Hot Time on a Cold Day

On a late November Saturday morning, when it’s below freezing outside, where is the Common Household Mom to be found?  In the warm kitchen, making a birthday pie?  At the mall, shopping for gifts for her loved ones?  Curled up by the proverbial fire, sipping hot chocolate and reading a good book?

No, Dear Reader.  On such a day you can find the Common Household Mom outside, mowing the lawn. 

The Weather Man had promised dry and 45° for today.  That’s a good 20° warmer than the past five days have been.  So I girded myself in the clothing of yard work, including not a winter hat but one of those things that just wraps around your ears.  The actual temperature was only 26°, but at least it was dry.  I heard the sound of a lawn mower out in the neighborhood.  Sure enough, there was my Neighbor with the Heart of Gold mowing his lawn, with the usual cigar hanging out of his mouth. 

I set my face toward the garage, found the gas can, and filled the mower’s gas tank.  I have not yet figured out how to do this without making my hands smell like gasoline for the rest of the day.

The mower instructions say to prime the engine with three squirts of gas using the handy primer button.  However, my husband has told me that our post-menopausal mower needs more than that to get started.  I couldn’t remember how many squirts, so I pressed the primer button nine times, hoping I would not flood the engine.  I yanked the starter cord more times than the House of Representatives has voted to repeal Obamacare.  Nothing.  I decided to go up to a lucky thirteen squirts. More yanking, during which I tried not to imagine what that action was doing to my elbow joint.  Nothing.  The engine did not even turn over.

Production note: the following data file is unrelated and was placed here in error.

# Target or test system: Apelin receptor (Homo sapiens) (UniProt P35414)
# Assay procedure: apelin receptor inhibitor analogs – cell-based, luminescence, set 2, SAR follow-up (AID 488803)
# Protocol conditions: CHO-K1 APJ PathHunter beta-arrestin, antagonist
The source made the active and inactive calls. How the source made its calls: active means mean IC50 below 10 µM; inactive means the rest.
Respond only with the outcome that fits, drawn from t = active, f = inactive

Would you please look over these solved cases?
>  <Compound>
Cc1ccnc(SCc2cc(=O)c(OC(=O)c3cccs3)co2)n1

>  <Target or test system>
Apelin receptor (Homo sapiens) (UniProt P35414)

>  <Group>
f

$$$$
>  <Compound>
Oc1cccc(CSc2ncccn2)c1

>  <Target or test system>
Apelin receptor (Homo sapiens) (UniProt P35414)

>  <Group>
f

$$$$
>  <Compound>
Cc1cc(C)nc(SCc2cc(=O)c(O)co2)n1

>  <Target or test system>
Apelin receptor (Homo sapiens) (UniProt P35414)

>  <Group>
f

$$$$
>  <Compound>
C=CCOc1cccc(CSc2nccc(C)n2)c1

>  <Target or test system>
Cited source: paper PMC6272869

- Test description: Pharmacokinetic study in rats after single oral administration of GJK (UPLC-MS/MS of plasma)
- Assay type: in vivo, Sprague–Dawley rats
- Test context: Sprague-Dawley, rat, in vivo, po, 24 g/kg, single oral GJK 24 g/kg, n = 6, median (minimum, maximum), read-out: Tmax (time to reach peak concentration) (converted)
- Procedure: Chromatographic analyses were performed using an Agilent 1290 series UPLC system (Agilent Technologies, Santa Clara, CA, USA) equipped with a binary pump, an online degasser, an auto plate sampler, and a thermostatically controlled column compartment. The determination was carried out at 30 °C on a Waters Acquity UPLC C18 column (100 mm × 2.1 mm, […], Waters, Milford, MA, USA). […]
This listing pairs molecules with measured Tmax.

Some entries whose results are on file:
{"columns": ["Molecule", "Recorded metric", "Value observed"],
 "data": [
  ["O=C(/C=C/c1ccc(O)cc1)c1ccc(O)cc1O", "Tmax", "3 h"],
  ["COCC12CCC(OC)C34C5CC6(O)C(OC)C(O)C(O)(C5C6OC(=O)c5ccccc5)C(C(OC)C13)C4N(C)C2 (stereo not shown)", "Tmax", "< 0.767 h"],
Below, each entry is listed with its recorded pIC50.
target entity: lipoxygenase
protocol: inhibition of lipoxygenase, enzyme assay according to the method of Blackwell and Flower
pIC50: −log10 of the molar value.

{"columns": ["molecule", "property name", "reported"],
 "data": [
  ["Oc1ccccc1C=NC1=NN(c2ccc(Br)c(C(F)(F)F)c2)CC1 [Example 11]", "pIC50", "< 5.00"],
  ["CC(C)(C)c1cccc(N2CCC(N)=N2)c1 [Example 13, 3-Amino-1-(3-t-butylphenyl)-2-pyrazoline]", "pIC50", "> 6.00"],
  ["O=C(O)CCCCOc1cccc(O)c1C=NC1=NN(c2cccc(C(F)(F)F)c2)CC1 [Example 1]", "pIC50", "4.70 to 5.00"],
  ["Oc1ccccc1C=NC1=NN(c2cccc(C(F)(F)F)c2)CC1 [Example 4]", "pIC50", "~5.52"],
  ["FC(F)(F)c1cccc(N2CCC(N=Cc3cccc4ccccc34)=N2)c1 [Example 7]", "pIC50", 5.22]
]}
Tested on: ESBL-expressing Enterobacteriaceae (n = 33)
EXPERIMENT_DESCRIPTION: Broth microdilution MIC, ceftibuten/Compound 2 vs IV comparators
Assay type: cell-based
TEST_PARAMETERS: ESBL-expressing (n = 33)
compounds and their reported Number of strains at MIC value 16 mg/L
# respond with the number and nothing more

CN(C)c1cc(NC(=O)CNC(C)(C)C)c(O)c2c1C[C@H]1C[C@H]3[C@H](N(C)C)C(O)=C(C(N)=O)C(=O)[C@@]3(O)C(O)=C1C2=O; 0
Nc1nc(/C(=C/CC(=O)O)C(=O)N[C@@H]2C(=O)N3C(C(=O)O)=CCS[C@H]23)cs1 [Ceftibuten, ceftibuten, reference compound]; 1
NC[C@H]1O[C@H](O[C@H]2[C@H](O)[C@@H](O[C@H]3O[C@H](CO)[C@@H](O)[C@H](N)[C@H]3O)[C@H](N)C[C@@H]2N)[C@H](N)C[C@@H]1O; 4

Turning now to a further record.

I wondered if the engine would cooperate if I smoked a cigar, as Mr Heart of Gold Neighbor does.  He seems to have no trouble starting his mower.  Not having a cigar, I put the mower back in the garage and went inside to think about whether covering the mower with a blanket would be a fire hazard.  Half an hour later, I tried again.  After three yanks, the mower sprang to life and said, “Well, hot damn, I guess I do have to mow the lawn today after all.” 

After mowing a few rows, I noticed that my hair felt weird, as if it was poinging up out of my skull.  That’s what I get for not wearing a real hat, I said to myself.  But no, it was not my hair rebelling, but drops of sleet on my bare head.  I soldiered on, thinking fondly of the days when our son was not at college on lawn-mowing days. 

As the Wintry Mix on the mower started to look like a Jackson Pollock painting (except in black and gray), I decided it wasn’t that bad.  I tried not to overestimate the number of leaves that the mower bag can hold.  I am always fearful that this is a fire hazard, but then I reasoned that only a Boy Scout can start a fire on wet leaves when the weather is 26° and sleeting, and even then the Boy Scout needs dryer lint and a lot of matches. 
Is it a fire hazard when the leaves get backed up in the mower
like this, or just a yucky mess?
When the sleet on the mower began to resemble a Rothko painting, I decided I was done for today.  Besides, the yard bin was almost full.

I did manage to get one section done, but that’s only one third of the lawn. Son, it’s your turn.  I’ll be sitting by the fire, which remains proverbial because we don't have a fireplace.  That would be a fire hazard.

Nearly full yard waste bin